Association of polygenic risk scores with incident atherosclerotic cardiovascular disease events among individuals with coronary artery calcium score of zero: The multi-ethnic study of atherosclerosis

Mahmoud Al Rifai, Jie Yao, Xiuqing Guo, Wendy S. Post, Shaista Malik, Roger S. Blumenthal, Christie M. Ballantyne, Matthew Budoff, Kent D. Taylor, Henry J. Lin, Stephen S. Rich, Catherine Hajek, Philip Greenland, Jerome I. Rotter, Salim S. Virani

Research output: Contribution to journalReview articlepeer-review

6 Citations (Scopus)

Abstract

Background: Polygenic risk scores (PRS) are associated with atherosclerotic cardiovascular disease (ASCVD) events. We studied incident ASCVD among individuals with absent coronary artery calcium (CAC = 0), to investigate the association of PRS with incident ASCVD among such individuals. Methods: Data was used from Multi-Ethnic Study of Atherosclerosis (MESA), a prospective cohort study of participants free of clinical CVD at baseline. PRS were developed based on a literature-derived list of single-nucleotide polymorphisms (SNPs) weighted by effect size. The coronary heart disease (CHD) PRS contained 180 SNPs, and the stroke PRS had 32 SNPs. These SNPs were combined to compute an ASCVD PRS. The PRS were calculated among 3132 participants with CAC = 0. Multivariable-adjusted Cox proportional hazards models evaluated the association between each PRS (top 20% vs bottom 50%) and ASCVD. Results: The study population included 3132 individuals with CAC = 0 [mean (SD) age 58 (9) years; 63% female, 33% White, 31% Black, 12% Chinese-American, 24% Hispanic]. Over a median follow-up of 16 years, there were 108 incident CHD events and 93 stroke events. ASCVD event rates were generally <7.5 per 1000-person years for all ASCVD events regardless of PRS risk stratum. The ASCVD PRS was significantly associated with incident ASCVD: (HR; 95% CI) (1.63; 1.11, 2.39). The CHD PRS was not associated with any ASCVD outcome, whereas the stroke PRS was significantly associated with ASCVD (1.84; 1.27, 2.68), CHD (1.79; 1.05, 3.06), and stroke (1.96; 1.19, 3.23). The stroke PRS results were significant among women and non-Whites. Conclusions: Among individuals with CAC = 0, the ASCVD PRS was associated with incident ASCVD events. This appears to be driven by genetic variants related to stroke but not CHD, and particularly among women and non-Whites. ASCVD event rates remained below the threshold recommended for consideration for initiation of statin therapy even in the high PRS groups.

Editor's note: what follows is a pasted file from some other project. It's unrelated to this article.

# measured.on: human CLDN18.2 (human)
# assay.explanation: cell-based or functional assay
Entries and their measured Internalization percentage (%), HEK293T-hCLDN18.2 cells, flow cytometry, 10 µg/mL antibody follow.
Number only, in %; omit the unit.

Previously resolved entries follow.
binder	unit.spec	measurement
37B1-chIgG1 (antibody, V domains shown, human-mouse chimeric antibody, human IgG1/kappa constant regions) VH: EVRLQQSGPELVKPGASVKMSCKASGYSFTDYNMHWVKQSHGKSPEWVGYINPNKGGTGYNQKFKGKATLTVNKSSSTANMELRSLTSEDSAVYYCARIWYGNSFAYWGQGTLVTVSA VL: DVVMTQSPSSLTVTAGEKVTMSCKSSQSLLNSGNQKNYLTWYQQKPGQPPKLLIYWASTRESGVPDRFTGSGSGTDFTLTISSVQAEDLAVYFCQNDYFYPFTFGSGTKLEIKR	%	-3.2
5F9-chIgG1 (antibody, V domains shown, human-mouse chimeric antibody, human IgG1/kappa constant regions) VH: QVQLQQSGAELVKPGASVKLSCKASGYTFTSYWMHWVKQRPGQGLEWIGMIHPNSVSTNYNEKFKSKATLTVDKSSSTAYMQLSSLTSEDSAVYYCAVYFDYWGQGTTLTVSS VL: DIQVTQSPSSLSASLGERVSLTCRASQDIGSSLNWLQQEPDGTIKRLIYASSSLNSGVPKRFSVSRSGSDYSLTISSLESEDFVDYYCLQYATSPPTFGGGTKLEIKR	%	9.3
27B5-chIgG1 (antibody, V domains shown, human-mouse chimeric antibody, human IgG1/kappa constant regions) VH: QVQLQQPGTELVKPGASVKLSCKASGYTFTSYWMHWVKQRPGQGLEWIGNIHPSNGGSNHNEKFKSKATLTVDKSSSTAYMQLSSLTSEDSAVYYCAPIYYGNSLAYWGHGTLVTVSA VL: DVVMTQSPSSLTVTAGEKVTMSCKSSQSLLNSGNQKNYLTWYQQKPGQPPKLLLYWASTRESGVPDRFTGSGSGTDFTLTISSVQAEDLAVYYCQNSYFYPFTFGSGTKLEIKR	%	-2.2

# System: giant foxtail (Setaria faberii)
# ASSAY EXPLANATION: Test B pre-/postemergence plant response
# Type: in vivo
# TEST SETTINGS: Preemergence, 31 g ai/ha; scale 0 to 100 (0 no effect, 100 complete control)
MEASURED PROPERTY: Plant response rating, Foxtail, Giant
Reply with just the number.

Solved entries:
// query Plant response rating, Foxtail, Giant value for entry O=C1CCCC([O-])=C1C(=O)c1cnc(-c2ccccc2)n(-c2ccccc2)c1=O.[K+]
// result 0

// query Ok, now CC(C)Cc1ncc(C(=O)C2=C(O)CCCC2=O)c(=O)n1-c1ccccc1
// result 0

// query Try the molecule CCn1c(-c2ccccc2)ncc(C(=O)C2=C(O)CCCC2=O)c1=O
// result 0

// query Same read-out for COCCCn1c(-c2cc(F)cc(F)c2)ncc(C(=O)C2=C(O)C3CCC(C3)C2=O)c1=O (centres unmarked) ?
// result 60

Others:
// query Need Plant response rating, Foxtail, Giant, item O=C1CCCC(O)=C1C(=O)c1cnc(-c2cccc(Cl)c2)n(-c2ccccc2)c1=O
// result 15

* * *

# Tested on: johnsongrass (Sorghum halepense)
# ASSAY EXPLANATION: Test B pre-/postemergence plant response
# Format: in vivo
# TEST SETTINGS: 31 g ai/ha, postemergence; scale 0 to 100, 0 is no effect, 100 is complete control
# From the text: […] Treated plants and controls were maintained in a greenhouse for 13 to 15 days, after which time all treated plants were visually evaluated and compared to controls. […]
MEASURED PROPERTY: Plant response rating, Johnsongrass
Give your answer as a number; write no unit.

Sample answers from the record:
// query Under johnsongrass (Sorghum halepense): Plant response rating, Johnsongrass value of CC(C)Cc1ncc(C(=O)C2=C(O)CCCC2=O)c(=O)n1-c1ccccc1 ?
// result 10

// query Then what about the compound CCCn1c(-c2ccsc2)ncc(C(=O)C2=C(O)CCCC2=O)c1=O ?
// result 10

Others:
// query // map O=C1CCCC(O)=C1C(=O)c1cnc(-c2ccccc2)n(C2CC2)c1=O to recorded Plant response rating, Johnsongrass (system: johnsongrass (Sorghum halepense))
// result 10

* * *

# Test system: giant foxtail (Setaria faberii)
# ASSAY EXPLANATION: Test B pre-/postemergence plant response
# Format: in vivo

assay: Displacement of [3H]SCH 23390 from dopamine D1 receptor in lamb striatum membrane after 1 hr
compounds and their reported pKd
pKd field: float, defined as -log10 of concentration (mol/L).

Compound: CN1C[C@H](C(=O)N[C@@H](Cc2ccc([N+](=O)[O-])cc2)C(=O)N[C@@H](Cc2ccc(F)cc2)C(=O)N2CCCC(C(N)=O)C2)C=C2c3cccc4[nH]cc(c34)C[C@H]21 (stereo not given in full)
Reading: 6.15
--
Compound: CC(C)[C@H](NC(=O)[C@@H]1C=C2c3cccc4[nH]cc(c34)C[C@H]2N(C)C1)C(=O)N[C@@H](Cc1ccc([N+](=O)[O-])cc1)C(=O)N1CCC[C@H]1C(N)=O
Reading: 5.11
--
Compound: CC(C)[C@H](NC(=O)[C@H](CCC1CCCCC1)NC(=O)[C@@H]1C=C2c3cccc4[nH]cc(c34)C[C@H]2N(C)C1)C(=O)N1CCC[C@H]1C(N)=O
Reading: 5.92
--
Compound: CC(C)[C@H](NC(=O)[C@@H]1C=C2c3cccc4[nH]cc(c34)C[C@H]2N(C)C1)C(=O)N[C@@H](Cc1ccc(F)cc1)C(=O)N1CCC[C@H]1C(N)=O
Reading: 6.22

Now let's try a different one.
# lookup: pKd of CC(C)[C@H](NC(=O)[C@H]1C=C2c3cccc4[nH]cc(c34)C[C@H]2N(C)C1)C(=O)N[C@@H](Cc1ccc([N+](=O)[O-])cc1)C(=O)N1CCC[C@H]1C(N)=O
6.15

Original languageEnglish
Pages (from-to)19-27
Number of pages9
JournalProgress in Cardiovascular Diseases
Volume74
DOIs
Publication statusPublished - 1 Sept 2022
Externally publishedYes

Keywords

  • Atherosclerotic cardiovascular disease
  • Coronary artery calcium
  • Coronary heart disease
  • Polygenic risk score

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